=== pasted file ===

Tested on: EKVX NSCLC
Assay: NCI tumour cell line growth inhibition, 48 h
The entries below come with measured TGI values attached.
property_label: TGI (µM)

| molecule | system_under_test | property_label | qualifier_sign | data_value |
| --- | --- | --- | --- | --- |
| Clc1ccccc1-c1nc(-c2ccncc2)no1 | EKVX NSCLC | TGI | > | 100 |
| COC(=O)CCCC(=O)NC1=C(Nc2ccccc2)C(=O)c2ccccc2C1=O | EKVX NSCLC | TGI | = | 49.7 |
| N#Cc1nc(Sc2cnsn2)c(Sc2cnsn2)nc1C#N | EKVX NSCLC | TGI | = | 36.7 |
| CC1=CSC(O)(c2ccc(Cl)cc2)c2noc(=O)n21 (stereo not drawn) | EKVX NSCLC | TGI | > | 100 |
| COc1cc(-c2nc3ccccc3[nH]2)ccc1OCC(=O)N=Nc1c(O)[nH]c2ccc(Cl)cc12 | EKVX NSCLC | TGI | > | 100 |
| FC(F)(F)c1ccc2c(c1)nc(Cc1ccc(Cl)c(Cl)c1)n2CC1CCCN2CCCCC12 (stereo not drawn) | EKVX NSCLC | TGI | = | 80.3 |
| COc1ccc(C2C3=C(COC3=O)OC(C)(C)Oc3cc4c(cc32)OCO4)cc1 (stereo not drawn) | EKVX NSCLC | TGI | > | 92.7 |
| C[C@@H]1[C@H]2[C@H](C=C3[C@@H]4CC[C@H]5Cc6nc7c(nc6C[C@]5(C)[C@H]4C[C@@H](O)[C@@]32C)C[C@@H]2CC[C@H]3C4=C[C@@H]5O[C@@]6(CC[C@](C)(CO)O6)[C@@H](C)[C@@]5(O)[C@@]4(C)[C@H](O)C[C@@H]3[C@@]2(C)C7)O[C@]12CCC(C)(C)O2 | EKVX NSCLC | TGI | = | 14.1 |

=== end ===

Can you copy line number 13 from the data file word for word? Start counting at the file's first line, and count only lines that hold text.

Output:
| COc1ccc(C2C3=C(COC3=O)OC(C)(C)Oc3cc4c(cc32)OCO4)cc1 (stereo not drawn) | EKVX NSCLC | TGI | > | 92.7 |